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Budget Magic: $175 (67 tix) Standard Wg Prowess


I've been making these budget videos for about a month now, and I have to admit that this week's deck, Wg Prowess, is the one I've been the most excited about. Maybe unreasonable excited. I'll admit on paper the list really isn't much to look at. I mean Pressure Point? I try to avoid playing that in draft. The thing is, once you actually play the deck, you'll see that it ends up being more than the sum of its parts. When every creature in your deck has prowess, or in the case of Ojutai Exemplars megaprowess, cards like Defiant Strike do a lot more than their text would indicate at first glance. I'm not claiming that this is the best deck in the format or anything silly like that, but in the past week I did manage to go 12-4 in the Magic Online queues dominating Abzan and Red Aggro decks while going 50/50 against control builds.  Anyway, let's look at the the videos and the list before I spend another paragraph gushing about the deck. Just a quick reminder, if you like these budget videos, make sure to subscribe to the Official MTGGoldfish Youtube Channel for all the latest videos.

W/g Prowess Deck Tech and Abzan Aggro

W/g Prowess versus Jeskai Tokens

W/g Prowess versus Abzan Control

W/g Prowess versus Mono-Red Aggro

W/g Prowess versus UB Control

Since I spend a few minutes talking about the build during the deck tech video, I'm not going to repeat myself here. So instead of talking about the deck as a whole, sideboarding, or any of the other stuff that is readily apparent in the videos, I wanted to talk about a couple cards in specific.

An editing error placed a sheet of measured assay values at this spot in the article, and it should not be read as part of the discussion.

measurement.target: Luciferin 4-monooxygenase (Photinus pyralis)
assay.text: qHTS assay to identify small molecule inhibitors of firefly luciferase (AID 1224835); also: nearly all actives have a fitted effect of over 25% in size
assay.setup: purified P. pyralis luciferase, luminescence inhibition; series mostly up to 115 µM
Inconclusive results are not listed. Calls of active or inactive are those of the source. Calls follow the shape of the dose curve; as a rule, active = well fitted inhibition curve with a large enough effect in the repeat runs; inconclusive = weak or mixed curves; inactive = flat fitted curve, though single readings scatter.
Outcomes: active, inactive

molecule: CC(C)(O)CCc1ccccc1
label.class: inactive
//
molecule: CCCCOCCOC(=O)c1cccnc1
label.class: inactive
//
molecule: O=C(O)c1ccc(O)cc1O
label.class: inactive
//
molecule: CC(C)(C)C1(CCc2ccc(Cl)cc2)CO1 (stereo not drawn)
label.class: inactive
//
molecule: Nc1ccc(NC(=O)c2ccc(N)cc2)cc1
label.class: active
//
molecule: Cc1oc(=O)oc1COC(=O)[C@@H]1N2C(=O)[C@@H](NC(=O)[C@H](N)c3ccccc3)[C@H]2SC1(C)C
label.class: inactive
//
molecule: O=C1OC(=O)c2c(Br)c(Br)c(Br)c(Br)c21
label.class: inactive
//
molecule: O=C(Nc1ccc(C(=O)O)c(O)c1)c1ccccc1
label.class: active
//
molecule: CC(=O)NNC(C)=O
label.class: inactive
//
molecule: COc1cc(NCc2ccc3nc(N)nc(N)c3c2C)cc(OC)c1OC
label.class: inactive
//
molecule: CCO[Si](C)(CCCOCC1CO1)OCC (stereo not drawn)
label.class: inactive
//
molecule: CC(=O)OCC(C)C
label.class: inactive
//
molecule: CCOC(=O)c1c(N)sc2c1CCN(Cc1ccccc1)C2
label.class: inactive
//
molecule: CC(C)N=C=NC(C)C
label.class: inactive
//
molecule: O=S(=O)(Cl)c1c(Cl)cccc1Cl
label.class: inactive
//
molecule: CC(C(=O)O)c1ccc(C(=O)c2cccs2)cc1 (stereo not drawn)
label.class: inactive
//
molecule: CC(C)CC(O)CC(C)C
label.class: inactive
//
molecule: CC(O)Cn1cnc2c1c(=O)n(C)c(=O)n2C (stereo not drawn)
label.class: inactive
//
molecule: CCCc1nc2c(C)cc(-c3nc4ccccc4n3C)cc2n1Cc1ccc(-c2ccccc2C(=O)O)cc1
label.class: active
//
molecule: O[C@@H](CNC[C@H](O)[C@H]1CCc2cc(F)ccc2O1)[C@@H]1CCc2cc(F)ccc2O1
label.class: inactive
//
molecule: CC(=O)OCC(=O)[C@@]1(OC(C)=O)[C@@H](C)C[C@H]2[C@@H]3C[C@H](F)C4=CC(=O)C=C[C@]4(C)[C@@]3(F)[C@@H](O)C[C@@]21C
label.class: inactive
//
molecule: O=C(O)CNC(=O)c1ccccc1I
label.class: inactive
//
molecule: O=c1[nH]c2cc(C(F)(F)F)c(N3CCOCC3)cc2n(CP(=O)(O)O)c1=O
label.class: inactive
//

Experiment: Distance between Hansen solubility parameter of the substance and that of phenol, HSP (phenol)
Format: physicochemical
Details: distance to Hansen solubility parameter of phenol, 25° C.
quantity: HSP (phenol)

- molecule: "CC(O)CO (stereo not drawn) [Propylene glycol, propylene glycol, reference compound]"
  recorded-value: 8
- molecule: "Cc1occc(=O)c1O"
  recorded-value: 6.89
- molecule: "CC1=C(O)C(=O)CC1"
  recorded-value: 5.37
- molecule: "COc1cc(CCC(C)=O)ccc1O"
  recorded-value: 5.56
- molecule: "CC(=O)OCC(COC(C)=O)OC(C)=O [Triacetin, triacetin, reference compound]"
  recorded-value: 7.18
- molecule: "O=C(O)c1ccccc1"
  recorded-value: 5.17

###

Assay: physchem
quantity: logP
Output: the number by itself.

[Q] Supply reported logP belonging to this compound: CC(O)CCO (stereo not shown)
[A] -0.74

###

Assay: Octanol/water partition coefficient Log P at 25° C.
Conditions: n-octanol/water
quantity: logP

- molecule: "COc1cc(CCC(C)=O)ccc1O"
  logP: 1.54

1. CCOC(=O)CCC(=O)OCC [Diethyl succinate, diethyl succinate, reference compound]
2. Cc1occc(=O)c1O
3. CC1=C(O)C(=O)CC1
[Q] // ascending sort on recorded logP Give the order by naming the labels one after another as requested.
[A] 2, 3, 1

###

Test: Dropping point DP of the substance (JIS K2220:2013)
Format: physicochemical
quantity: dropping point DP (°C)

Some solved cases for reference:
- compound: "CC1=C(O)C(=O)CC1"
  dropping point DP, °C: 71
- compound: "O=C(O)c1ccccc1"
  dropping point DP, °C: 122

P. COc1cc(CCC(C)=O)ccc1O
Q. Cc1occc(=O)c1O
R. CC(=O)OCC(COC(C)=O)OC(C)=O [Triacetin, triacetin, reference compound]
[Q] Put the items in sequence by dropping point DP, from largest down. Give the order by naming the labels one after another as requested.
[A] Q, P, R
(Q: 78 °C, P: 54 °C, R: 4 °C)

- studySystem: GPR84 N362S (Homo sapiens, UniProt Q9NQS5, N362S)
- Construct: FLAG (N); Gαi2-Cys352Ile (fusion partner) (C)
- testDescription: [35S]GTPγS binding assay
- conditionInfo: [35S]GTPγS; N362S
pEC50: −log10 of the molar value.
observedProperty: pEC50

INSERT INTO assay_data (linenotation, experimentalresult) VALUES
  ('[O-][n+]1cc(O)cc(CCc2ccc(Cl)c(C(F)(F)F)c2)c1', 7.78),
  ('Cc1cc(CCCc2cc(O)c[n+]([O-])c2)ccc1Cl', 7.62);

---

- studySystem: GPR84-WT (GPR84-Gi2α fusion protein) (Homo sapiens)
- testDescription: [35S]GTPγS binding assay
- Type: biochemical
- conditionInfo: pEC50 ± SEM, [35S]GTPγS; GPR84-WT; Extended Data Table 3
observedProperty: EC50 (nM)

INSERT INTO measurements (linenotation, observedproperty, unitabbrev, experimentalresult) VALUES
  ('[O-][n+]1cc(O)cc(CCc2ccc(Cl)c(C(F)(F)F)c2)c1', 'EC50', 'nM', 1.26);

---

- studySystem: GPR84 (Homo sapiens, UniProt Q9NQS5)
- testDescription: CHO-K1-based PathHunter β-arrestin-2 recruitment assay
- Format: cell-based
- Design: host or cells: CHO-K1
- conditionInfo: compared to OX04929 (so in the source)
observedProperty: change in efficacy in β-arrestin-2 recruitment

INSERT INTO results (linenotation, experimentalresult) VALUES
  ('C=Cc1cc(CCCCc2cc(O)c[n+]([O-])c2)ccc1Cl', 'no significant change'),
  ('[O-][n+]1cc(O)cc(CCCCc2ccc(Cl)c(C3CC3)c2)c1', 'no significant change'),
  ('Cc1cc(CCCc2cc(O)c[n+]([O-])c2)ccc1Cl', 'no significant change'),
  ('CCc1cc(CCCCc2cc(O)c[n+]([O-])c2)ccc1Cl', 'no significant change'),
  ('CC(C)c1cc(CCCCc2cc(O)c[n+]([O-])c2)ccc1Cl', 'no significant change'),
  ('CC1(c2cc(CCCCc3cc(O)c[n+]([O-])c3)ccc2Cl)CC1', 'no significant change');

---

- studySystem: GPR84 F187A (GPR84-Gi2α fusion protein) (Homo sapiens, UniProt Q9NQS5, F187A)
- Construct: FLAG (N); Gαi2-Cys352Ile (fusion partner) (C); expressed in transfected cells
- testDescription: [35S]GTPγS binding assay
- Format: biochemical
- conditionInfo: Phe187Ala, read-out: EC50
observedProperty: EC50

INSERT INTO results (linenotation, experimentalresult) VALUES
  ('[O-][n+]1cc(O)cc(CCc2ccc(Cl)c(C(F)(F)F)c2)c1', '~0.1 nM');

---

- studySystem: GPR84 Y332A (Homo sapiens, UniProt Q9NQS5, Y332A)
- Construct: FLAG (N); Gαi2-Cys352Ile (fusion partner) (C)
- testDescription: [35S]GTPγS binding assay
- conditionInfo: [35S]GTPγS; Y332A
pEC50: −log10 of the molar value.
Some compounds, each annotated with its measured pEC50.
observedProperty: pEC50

Myth Realized

When Myth Realized was spoiled, it was obvious to almost everyone that the card was unique, mana-efficient, and powerful, but it took me playing a bunch of matches with this deck to realizes how insane this card really is. In this build, with 28 non-creature, non-land spells, it grows big and it grows fast. I was worried that it would be miserable off the top in the mid-to-late game, but it's actually the opposite. In this deck, you can play it on turn 7 and be blanking opponent's Siege Rhinos and Tasigur, the Gold Fangs by turn 8. In a draft a while back, I one-shot my opponent with a 19/19 protection from multiple colors Myth Realized, and this deck is built to do the same thing. It's not unreasonable to play Myth Realized on turn one, cast a bunch of seemingly random cantrip spells and have your one-drop end up being a 5/5, or an 8/8, or a 12/12 in short order (my record is a 35/35 in a game that stalled out against a monstrous Fleecemane Lion. Plus, if you look over the list of the 50 Most Played Cards in Standard you'll see that enchantments in general are on the decline: no Outpost Siege, no Jeskai Ascendancy, no Whip of Erebos. So apart from Dromoka's Command, you are not all that likely to run into a forcefield of enchantment hate at the moment. Give Myth Realized a try — it's super fun and addictive. 

Monastery Mentor

If the last paragraph made you think I was in love with Myth Realized, just wait until you hear me talk about Monastery Mentor. The monk is amazing, especially in this deck which is just stocked full of synergies. How many three-drops can win a game on their own in only a couple of turns? I'm sure this list is a short one, and if we limit our search to cards currently legal in Standard, shorter still. Apart from, you know, just winning the game, Monastery Mentors ability to generate tokens shores up a lot of weaknesses for the deck. We have a ton of protection/indestructible spells to protect against Hero's Downfall, Valorous Stance, and Ultimate Price. Actually, these card are among the most important in the entire deck. Unfortunately, they are not all that exciting against edicts like Foul-Tongue Invocation. This is where Monastery Mentor and his little monk friends come in.